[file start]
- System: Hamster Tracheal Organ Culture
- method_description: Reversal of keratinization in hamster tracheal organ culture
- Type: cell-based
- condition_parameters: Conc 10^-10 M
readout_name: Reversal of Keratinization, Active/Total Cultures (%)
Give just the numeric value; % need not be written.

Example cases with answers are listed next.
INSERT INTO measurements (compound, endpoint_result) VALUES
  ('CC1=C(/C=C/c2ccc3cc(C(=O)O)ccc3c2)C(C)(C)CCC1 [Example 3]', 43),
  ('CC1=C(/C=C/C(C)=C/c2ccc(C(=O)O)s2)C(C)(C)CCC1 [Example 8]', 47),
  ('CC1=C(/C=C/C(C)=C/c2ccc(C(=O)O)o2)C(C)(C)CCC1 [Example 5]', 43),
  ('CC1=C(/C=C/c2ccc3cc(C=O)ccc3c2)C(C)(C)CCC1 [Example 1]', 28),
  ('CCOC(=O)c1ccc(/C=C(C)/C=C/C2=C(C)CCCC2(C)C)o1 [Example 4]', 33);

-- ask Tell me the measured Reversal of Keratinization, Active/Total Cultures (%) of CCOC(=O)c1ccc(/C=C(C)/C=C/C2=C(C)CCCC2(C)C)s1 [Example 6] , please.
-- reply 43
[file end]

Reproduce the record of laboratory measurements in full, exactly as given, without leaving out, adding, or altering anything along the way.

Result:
- System: Hamster Tracheal Organ Culture
- method_description: Reversal of keratinization in hamster tracheal organ culture
- Type: cell-based
- condition_parameters: Conc 10^-10 M
readout_name: Reversal of Keratinization, Active/Total Cultures (%)
Give just the numeric value; % need not be written.

Example cases with answers are listed next.
INSERT INTO measurements (compound, endpoint_result) VALUES
  ('CC1=C(/C=C/c2ccc3cc(C(=O)O)ccc3c2)C(C)(C)CCC1 [Example 3]', 43),
  ('CC1=C(/C=C/C(C)=C/c2ccc(C(=O)O)s2)C(C)(C)CCC1 [Example 8]', 47),
  ('CC1=C(/C=C/C(C)=C/c2ccc(C(=O)O)o2)C(C)(C)CCC1 [Example 5]', 43),
  ('CC1=C(/C=C/c2ccc3cc(C=O)ccc3c2)C(C)(C)CCC1 [Example 1]', 28),
  ('CCOC(=O)c1ccc(/C=C(C)/C=C/C2=C(C)CCCC2(C)C)o1 [Example 4]', 33);

-- ask Tell me the measured Reversal of Keratinization, Active/Total Cultures (%) of CCOC(=O)c1ccc(/C=C(C)/C=C/C2=C(C)CCCC2(C)C)s1 [Example 6] , please.
-- reply 43